Given this progress we find it frustrating to see researchers making two-decade-old mistakes today. Consider the paper in question by Alex Kogan and colleagues. The authors took a highly-studied candidate gene (the oxytocin receptor) and tested for association between a genetic variant in this gene and a trait called prosociality in a sample of 23 individuals . In light of what we know about complex trait genetics, this study design is hopelessly underpowered. If the effect sizes of genetic variants on relatively well-defined traits like diabetes and heart attack are small, the effect sizes of genetic variants on less well-defined traits like prosociality must be even smaller. This observation has been reinforced many times by the correlation between how easy it is to clinically define a disease or trait and how successful the GWAS approach has been. This study has produced a random p-value, perhaps “significant” (in this case, standard linear regression gives a p-value of 0.03), but ultimately meaningless.
The Kogan et al. study is just a symptom, in our opinion, of a habit among some research groups of ignoring the recent history of genetics. These groups continue to publish small studies on “sexy” genes like the serotonin transporter (known sometimes as “the depression gene”; this moniker is indeed depressing) and MAOA (unfortunately also known as the “warrior gene”). By historical analogy, most if not all of this literature is wrong, and will soon be forgotten. Signs of this are already starting to appear. For example, consider the “depression gene”. A recent large meta-analysis involving thousands of individuals found no detectable effect of the gene on the disease. And a recent large (~5,000 individuals) genome-wide association study of various personality traits found no significant effects of genetic variants anywhere in the genome on personality.
Our genes affect nearly every aspect of our lives, including our personality, so real genetic associations to these traits unquestionably exist. Indeed, genuine risk variants for serious psychiatric diseases like schizophrenia have been found, but only in very large, carefully-performed studies involving tens of thousands of people. Unravelling the genetic basis of variation in more subtle human behavioural traits will be a fascinating process, but everything we know about both the genetics of complex traits and the complexity of human behavior indicate that this will not be easy, and that it will also require genome-wide approaches with sample sizes in the thousands, not the low dozens. In addition, it will require adhering to rigorous procedures for study design and statistical analysis, as followed by most large-scale disease genome-wide association studies but all too often ignored by behavioral geneticists.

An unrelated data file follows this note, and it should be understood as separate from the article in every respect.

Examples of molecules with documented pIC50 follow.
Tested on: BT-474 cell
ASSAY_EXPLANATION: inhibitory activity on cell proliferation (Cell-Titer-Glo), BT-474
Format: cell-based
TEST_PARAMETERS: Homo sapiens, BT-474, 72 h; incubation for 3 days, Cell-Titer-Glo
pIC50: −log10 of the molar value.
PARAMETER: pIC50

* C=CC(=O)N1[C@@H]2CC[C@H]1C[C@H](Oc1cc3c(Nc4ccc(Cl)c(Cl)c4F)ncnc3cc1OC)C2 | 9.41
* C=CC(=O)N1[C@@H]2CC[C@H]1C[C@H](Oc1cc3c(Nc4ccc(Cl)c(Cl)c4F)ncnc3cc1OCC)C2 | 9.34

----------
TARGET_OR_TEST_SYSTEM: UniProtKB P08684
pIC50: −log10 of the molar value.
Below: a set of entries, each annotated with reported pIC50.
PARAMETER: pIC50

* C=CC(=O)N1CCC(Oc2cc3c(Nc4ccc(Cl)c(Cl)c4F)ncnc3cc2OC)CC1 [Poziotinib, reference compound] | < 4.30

Finally, we extend a plea to science writers: before writing about any article claiming a genetic association, it’s worth doing some simple sanity checks. Is the sample large enough to capture the typically tiny effect sizes we expect to see for complex human traits? (Unless there is some reason to believe that a trait has a comparatively simple genetic basis, that means a sample size in the thousands.) Have the authors performed an independent replication study in a separate cohort, using the same genetic model and statistical approach? And does the study show any of the telltale signs of “significance-hunting”, such as reporting of results from some subsets of their cohort but not others, or the use of an unnecessarily complex statistical model? If the answers are no, no or yes to these questions, it is very likely that the study’s results are the outcome of artefact or chance rather than a genuine association, and you should report it with the appropriate caveats  – or better yet, don’t report it at all until the crucial replication studies have been performed.
 The author has been quoted as saying that “the number of observers and video clips observed actually makes for a larger sample size, providing greater statistical power“. This is incorrect. If I were interested in height and had 100 friends measure me, the large number of friends measuring my height obviously does not influence the sample size. I would still have a sample size of one, albeit with a very precise measurement.
 It’s worth noting once again the phenomenal example set by Ed Yong, who registered critical comments about the article on Twitter and edited his post to accommodate them within a matter of minutes.